Set yet speaking: Welcome to my website + Beowulf lines 1687-98a

Hello everyone. If you’ve come here via my Twitter account – and let’s face it, you definitely have – then you will know that I like to post translations of Old English and Old Norse texts. I enjoy translating poetry in particular, despite (or maybe because of) the anxiety in balancing “fidelty” and creativity, of bringing often enigmatic early medieval verse to life for a modern reader. Twitter has been a good outlet for this, especially as a tool for public education and outreach, but the platform isn’t exactly designed for sustained reading. So, I’ve decided to publish a website to host my various projects, as well as provide translation commentaries and occasional general blogposts on medieval stuff.

My own poetic renderings are intended to be relatively good guides to (as John D. Niles once put it) “what the text says”, but I do also want to make them readable for the general public, and make creative choices accordingly.

As my first post, here’s a translation of Beowulf, lines 1687-98a. At this point in the poem, King Hrothgar examines a sword brought to him by the eponymous hero after his fight with Grendel’s mother. It is one of my favourite parts of the poem, and one of the few of my own translations that I can look back on and not hate:

Hrothgar muttered to himself, eying the hilt,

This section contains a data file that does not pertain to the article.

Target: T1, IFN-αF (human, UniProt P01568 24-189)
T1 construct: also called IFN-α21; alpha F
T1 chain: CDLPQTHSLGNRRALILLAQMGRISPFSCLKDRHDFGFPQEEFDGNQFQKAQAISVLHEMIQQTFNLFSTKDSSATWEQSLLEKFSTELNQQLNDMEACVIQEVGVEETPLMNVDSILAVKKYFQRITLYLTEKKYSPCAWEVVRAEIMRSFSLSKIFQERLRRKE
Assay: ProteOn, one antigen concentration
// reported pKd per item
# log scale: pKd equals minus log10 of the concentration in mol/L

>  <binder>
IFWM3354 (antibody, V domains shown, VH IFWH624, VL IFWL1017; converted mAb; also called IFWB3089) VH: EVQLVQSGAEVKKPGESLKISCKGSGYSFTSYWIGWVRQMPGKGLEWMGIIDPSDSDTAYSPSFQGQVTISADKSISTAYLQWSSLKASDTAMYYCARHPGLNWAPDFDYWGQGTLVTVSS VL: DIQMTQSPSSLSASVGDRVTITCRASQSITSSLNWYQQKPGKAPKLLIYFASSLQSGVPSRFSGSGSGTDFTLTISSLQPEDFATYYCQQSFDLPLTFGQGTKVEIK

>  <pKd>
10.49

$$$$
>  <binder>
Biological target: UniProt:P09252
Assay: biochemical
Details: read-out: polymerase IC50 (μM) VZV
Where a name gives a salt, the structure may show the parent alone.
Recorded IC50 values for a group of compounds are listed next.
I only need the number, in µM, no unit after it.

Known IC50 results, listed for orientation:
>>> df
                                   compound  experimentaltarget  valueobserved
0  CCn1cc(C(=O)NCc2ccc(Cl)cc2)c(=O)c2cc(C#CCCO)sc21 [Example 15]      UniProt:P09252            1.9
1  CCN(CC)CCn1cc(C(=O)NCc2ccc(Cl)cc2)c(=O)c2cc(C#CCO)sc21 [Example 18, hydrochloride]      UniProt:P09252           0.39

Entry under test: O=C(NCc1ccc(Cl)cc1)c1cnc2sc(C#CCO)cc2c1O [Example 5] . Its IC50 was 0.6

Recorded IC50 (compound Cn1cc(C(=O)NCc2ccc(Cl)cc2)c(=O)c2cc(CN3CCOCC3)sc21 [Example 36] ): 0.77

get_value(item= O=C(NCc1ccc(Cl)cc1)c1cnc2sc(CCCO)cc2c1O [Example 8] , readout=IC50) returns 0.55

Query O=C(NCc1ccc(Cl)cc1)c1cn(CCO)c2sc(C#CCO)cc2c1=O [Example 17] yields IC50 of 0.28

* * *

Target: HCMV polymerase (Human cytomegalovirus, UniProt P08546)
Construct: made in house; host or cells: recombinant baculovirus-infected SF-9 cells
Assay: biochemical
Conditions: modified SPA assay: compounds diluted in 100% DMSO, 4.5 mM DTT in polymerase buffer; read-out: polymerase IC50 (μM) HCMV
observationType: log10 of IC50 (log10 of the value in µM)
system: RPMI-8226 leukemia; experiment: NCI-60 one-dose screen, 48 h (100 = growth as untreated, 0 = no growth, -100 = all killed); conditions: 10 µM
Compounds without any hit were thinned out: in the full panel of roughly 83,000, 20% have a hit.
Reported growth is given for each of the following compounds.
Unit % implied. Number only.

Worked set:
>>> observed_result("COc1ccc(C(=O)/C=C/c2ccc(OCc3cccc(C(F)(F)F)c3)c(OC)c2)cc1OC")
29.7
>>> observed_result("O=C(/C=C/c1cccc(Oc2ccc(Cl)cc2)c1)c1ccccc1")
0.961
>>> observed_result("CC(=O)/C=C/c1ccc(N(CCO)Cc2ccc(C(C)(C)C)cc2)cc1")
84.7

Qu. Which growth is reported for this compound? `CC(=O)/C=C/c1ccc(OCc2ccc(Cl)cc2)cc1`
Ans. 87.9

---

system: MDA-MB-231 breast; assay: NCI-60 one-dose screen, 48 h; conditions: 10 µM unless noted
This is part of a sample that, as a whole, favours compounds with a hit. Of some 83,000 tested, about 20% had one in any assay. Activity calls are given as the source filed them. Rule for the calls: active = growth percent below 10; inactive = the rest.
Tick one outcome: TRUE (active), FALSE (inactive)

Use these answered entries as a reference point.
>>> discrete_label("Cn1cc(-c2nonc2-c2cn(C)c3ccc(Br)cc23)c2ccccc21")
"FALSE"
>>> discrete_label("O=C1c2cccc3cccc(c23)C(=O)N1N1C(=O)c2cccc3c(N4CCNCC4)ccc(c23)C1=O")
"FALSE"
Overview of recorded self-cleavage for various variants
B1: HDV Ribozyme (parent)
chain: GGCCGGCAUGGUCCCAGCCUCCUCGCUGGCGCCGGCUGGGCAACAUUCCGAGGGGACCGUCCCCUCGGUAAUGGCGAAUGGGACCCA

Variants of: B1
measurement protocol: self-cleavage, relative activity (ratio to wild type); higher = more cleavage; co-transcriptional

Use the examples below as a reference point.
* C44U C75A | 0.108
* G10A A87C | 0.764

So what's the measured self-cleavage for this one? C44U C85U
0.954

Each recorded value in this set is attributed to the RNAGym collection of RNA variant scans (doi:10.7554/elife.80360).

an old memory etched with writing

telling tales of former turmoil,

how the surging salt-bath

cruelly engulfed the kin of giants,

a people remote from relentless God;

the Lord left them a loathsome inheritance

with that tumultuous tide.

Glimmering in gold on the cross-guard,

skilfully scored in rune-letters

set yet speaking

was for whom that blade was first worked,

its coiling grip carved with dragons,

a most prized weapon.

(Hrōðgār maðelode; hylt scēawode/ealde lāfe, on ðǣm wæs ōr writen/ fyrngewinnes;       syðþan flōd ofslōh,/ gifen gēotende gīganta cyn/ frēcne gefērdon; þæt wæs fremde þēod/ēcean dryhtne; him þæs endelēan/ þurh wæteres wylm waldend sealde./ Swā wæs on ðǣm scennum scīran goldes/ þurh rūnstafas rihte gemearcod,/ geseted ond gesǣd,        hwām þæt sweord geworht/ īrena cyst ærest wǣre,/ wreoþenhilt ond wyrmfāh).

Commentary:

I’m not going to provide a full outline of some of the choices I made here, but there are a few things in particular worth highlighting:

1. I translate maþelode (‘spoke, declaimed’) as muttered, which will probably make some people queasy. Hrothgar does indeed go on to speak just after this passage, but I’m taken with the thought that he might first murmur to himself as he picks his way through the imagery and runic writing on the sword. Contextually, muttered just makes sense to me.

2. The kenning salt-bath (= the sea) has no direct analogy in the text, and instead renders the rather more simple flōd (‘sea, river, a body of water’).

3. The phrase set yet speaking, translating geseted ond gesǣd, is more literally set down and said. Here I decided to emphasise, grammatically, the tension between orality and literacy that characterised the period from which the poem emerged – the ‘visible song’ of textual culture as Katherine O’Brien O’Keefe once so evocatively described it.

2 thoughts on “Set yet speaking: Welcome to my website + Beowulf lines 1687-98a

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